Kathy Hopinkah Hannan

“I Always Felt Like I Belonged There”

Robert Waterbury

Kathy (Hopinkah) Hannan (‘83) says she is retired, but don’t let that designation fool you. While she stepped down from her position as national managing partner and vice chairman at KPMG, LLP after twenty-three years in the public accounting profession, she is an active member on the boards of directors for five companies. She also serves as the chair of the Smithsonian Institution Museum of the Native American, and is a mentor, peer reviewer, and advisor for others.

“I have always had an interest in governance, and I knew that I would become more involved in corporate governance upon my retirement. I also did some governance  work in the non-profit sector while I was working, including serving as chairman of the Girl Scouts of the USA,” she explained.

Another one of those roles was serving as a member of the Loras College Board of Trustees from 2004 to 2013. That role allowed her to not only pursue a passion, but to give back to an important part of her past.

For Hannan, Loras was a well-known entity during her childhood as her cousin, Pat Flannagan (‘63), worked as a long-time faculty member and coach at the College. She visited periodically and got to know the sense of community quite well. That made choosing a college a little easier.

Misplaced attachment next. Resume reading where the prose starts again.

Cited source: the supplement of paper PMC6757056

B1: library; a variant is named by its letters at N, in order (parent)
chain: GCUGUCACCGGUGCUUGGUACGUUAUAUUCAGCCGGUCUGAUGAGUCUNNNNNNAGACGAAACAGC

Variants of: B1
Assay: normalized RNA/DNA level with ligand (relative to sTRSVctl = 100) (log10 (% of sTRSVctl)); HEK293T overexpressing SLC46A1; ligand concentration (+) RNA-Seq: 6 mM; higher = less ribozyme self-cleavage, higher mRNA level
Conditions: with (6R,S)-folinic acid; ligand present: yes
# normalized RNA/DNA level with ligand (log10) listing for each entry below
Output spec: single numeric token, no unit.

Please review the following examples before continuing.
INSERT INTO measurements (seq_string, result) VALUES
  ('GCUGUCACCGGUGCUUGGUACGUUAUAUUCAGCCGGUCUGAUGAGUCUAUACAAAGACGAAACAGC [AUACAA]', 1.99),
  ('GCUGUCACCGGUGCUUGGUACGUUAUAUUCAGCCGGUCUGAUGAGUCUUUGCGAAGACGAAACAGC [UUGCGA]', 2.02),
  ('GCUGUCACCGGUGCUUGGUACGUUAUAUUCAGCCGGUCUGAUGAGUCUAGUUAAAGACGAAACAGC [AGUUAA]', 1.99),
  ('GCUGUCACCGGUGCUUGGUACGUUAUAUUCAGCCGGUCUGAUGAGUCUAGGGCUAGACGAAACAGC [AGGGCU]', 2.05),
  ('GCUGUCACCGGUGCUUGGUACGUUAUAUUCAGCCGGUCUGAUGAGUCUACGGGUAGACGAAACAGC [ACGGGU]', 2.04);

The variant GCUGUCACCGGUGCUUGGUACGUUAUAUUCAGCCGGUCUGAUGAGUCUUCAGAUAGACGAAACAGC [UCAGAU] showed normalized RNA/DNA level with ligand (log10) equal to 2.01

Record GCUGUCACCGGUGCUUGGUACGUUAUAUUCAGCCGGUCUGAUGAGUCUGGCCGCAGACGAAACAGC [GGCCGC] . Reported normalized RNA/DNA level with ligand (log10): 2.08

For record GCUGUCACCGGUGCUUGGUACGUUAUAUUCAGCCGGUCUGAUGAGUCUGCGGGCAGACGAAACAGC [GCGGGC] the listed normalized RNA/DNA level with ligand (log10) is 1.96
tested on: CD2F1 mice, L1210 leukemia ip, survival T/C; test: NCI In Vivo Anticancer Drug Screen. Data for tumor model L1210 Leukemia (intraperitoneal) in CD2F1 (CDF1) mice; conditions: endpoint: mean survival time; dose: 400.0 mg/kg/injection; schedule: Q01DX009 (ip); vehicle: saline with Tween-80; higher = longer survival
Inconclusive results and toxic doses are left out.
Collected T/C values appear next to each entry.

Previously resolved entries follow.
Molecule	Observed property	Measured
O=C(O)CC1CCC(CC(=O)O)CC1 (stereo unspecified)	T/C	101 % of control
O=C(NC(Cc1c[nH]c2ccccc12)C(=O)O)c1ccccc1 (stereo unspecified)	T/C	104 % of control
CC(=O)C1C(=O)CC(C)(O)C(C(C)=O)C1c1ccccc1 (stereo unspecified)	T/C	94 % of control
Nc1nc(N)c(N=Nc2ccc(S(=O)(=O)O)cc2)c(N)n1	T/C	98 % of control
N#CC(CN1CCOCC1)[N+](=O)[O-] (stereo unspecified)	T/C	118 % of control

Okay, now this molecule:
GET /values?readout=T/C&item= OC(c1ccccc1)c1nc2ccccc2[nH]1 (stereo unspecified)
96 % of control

“Every time I visited, Loras was always welcoming. I considered other schools, including much larger ones, but Loras was just the right place. I always felt like I belonged there.”

Hannan made herself right at home as an undergrad, joining a sorority and becoming a cheerleader and Hawkette. She earned her degree in political science and accounting, gaining incredible support from the faculty, including Dr. Bob Pommerich (’59) and Dr. Richard Clark.

A member of the Ho-Chunk Nation Tribe, diversity has always been an important aspect of Hannan’s life. She felt the intimate community of Loras celebrated its diversity in both gender and ethnicity throughout her time on campus.

“It was very equal, not just men and women, but everyone. It helped provide a comfort level of what ‘real’ is in the world and gave me a confidence that I can work with anyone and be comfortable seeking out differing opinions. Despite working in a field that was predominantly white males, I knew that I could create the culture that I desired,” she said.

Hannan has stayed connected to Loras throughout the years. In addition to her time as a trustee, she gave the keynote address for the 2004 Commencement ceremony and earned a Distinguished Alumni Award in 2017 for professional achievement. Loras is also where she met her husband, Mark Hannan (’83)

So, why does a woman with such a full schedule continue to stay engaged with her alma mater?

“Loras is just part of who I am. Everything about it just becomes engrained in you and I can’t imagine not staying connected.”

Read the other coeducation alumnae stories here.

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